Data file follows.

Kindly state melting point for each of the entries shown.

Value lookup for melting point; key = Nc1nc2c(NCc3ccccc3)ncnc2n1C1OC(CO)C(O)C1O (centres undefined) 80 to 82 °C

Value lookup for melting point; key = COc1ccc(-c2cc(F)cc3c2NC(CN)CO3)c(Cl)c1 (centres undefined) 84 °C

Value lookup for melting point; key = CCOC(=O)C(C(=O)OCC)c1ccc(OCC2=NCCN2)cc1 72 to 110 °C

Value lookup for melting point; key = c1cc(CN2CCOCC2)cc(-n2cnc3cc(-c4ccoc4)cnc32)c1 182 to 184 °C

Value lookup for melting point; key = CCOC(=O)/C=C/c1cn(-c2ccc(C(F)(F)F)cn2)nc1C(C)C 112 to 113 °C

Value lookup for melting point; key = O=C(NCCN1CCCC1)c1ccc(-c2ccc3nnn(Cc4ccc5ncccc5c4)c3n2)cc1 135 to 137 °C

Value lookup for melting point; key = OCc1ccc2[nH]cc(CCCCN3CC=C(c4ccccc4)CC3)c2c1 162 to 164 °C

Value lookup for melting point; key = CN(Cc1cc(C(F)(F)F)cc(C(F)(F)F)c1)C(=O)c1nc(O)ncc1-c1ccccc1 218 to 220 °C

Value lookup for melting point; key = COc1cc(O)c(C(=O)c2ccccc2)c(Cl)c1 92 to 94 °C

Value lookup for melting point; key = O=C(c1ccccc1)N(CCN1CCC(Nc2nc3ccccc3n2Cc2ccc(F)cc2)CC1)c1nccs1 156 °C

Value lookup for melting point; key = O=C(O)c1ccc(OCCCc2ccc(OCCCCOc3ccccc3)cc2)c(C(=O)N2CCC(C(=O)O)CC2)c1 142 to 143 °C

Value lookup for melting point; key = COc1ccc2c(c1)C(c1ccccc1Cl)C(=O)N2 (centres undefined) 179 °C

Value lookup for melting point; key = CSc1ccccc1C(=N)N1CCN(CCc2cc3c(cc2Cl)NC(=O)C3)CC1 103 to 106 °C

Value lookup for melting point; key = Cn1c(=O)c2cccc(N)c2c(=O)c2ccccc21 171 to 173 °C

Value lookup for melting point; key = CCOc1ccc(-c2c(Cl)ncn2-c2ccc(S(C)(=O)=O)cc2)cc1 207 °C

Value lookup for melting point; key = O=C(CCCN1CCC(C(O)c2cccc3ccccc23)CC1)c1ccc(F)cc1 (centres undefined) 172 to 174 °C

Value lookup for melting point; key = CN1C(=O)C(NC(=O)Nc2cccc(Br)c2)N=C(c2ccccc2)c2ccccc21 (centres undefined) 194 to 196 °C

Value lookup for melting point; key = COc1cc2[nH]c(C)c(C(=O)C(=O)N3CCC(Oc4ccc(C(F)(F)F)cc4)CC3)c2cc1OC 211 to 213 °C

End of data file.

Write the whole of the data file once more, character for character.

Kindly state melting point for each of the entries shown.

Value lookup for melting point; key = Nc1nc2c(NCc3ccccc3)ncnc2n1C1OC(CO)C(O)C1O (centres undefined) 80 to 82 °C

Value lookup for melting point; key = COc1ccc(-c2cc(F)cc3c2NC(CN)CO3)c(Cl)c1 (centres undefined) 84 °C

Value lookup for melting point; key = CCOC(=O)C(C(=O)OCC)c1ccc(OCC2=NCCN2)cc1 72 to 110 °C

Value lookup for melting point; key = c1cc(CN2CCOCC2)cc(-n2cnc3cc(-c4ccoc4)cnc32)c1 182 to 184 °C

Value lookup for melting point; key = CCOC(=O)/C=C/c1cn(-c2ccc(C(F)(F)F)cn2)nc1C(C)C 112 to 113 °C

Value lookup for melting point; key = O=C(NCCN1CCCC1)c1ccc(-c2ccc3nnn(Cc4ccc5ncccc5c4)c3n2)cc1 135 to 137 °C

Value lookup for melting point; key = OCc1ccc2[nH]cc(CCCCN3CC=C(c4ccccc4)CC3)c2c1 162 to 164 °C

Value lookup for melting point; key = CN(Cc1cc(C(F)(F)F)cc(C(F)(F)F)c1)C(=O)c1nc(O)ncc1-c1ccccc1 218 to 220 °C

Value lookup for melting point; key = COc1cc(O)c(C(=O)c2ccccc2)c(Cl)c1 92 to 94 °C

Value lookup for melting point; key = O=C(c1ccccc1)N(CCN1CCC(Nc2nc3ccccc3n2Cc2ccc(F)cc2)CC1)c1nccs1 156 °C

Value lookup for melting point; key = O=C(O)c1ccc(OCCCc2ccc(OCCCCOc3ccccc3)cc2)c(C(=O)N2CCC(C(=O)O)CC2)c1 142 to 143 °C

Value lookup for melting point; key = COc1ccc2c(c1)C(c1ccccc1Cl)C(=O)N2 (centres undefined) 179 °C

Value lookup for melting point; key = CSc1ccccc1C(=N)N1CCN(CCc2cc3c(cc2Cl)NC(=O)C3)CC1 103 to 106 °C

Value lookup for melting point; key = Cn1c(=O)c2cccc(N)c2c(=O)c2ccccc21 171 to 173 °C

Value lookup for melting point; key = CCOc1ccc(-c2c(Cl)ncn2-c2ccc(S(C)(=O)=O)cc2)cc1 207 °C

Value lookup for melting point; key = O=C(CCCN1CCC(C(O)c2cccc3ccccc23)CC1)c1ccc(F)cc1 (centres undefined) 172 to 174 °C

Value lookup for melting point; key = CN1C(=O)C(NC(=O)Nc2cccc(Br)c2)N=C(c2ccccc2)c2ccccc21 (centres undefined) 194 to 196 °C

Value lookup for melting point; key = COc1cc2[nH]c(C)c(C(=O)C(=O)N3CCC(Oc4ccc(C(F)(F)F)cc4)CC3)c2cc1OC 211 to 213 °C